Saturday, June 9th, 2012
When tasked to design scientific experiments in any discipline, students have usually been instructed to make their experiments objective.
“You will design an objective experiment to prove your hypothesis”.
It is a known fact that the mere act of looking through an electron microscope alters the object (like a large molecule). No conscious intention to see it in any particular way is necessary for the change to occur; and the change is unavoidable.
Insert intention into the process, and the chance of getting a result that actually mimics what would happen without human interference is nil. How can one generate a supposition, like “I think that change to the abbistabis will always be the result if we do this to the framistat” and not invariably infuse the experiment with our intention to be right?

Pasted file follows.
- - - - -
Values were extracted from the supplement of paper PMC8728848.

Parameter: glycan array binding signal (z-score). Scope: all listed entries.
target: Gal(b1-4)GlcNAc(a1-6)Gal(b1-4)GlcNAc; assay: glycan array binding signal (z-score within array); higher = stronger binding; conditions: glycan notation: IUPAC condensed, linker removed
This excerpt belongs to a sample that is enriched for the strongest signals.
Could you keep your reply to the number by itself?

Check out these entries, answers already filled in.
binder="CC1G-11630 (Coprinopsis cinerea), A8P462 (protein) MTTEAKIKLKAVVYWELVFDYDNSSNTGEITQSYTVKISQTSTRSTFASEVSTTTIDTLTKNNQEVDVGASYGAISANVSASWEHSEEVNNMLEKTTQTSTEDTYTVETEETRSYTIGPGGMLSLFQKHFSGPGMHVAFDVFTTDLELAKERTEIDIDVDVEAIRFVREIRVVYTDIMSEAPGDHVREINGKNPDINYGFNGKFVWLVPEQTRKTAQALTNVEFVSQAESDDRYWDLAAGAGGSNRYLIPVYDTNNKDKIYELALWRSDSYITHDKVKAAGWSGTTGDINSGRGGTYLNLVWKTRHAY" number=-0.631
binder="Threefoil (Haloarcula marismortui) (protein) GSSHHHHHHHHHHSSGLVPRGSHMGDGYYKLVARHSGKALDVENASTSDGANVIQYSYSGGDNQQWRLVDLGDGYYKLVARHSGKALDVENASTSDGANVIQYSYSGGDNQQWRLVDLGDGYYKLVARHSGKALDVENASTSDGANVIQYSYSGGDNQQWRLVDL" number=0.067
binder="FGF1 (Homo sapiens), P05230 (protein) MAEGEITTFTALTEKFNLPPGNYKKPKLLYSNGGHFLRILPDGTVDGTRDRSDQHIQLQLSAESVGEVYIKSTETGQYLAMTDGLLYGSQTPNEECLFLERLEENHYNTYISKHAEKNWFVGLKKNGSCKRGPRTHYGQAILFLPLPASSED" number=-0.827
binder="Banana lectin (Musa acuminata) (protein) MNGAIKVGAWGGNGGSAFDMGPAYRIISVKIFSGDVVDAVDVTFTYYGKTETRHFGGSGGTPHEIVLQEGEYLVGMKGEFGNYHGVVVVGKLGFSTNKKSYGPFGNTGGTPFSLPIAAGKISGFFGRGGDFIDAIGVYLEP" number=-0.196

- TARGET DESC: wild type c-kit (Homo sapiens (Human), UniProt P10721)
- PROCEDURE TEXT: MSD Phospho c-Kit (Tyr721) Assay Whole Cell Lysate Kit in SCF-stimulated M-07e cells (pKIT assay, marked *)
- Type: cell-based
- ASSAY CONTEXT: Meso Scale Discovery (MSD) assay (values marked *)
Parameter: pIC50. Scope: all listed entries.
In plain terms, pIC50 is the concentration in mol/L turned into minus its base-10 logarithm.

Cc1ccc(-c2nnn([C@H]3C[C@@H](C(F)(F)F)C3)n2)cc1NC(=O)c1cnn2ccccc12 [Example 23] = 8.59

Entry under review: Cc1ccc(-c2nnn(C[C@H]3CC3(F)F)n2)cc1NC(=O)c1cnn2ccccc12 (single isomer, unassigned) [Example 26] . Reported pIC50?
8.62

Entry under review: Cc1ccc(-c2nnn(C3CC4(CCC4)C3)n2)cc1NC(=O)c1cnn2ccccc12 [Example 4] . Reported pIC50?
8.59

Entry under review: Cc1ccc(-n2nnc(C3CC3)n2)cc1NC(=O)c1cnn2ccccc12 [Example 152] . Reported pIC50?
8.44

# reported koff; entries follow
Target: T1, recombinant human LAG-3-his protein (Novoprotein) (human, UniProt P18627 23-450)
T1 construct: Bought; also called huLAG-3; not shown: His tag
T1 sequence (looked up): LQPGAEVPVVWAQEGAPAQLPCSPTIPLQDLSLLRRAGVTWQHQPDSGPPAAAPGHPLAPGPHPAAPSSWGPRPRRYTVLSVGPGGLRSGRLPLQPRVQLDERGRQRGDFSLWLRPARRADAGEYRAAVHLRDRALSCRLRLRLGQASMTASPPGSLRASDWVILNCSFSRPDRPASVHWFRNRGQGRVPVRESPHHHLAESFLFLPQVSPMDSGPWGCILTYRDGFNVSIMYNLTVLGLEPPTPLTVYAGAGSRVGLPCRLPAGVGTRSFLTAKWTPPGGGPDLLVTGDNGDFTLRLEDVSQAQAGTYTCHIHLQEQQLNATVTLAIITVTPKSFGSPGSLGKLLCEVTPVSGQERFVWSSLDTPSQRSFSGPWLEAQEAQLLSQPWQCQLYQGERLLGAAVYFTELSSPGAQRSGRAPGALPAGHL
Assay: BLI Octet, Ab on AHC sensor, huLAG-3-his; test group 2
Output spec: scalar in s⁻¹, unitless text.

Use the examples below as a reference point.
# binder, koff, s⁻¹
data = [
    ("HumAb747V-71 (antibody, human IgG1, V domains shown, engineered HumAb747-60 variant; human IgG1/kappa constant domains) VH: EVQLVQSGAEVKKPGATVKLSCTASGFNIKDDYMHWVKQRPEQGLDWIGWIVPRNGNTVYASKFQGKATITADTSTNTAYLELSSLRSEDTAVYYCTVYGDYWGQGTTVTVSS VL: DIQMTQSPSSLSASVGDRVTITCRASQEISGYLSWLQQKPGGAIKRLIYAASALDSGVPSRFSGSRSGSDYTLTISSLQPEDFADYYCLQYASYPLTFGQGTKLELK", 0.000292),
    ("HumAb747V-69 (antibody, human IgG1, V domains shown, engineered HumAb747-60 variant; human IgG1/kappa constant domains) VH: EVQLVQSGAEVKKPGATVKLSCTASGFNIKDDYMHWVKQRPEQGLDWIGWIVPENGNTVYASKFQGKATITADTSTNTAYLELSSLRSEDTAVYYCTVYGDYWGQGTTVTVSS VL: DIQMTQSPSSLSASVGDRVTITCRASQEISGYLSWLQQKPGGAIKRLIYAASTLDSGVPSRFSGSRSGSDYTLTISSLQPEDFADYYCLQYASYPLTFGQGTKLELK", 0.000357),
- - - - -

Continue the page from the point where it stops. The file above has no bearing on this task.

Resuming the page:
The usual way real new knowledge turns up is by accident, while we are trying to do or prove some other thing. At least then our intention doesn’t interfere, since we don’t even know what we’re going to see beforehand. Even then, in our zeal to ‘stay on point’, we mostly miss what is being revealed. The book The Outliers has a good description of this. A typical example is that in science class, we are told to discard points on a graph of data that don’t fit into the order of the majority of points, when often they are not just mistakes, but instead significant indications of a bigger picture.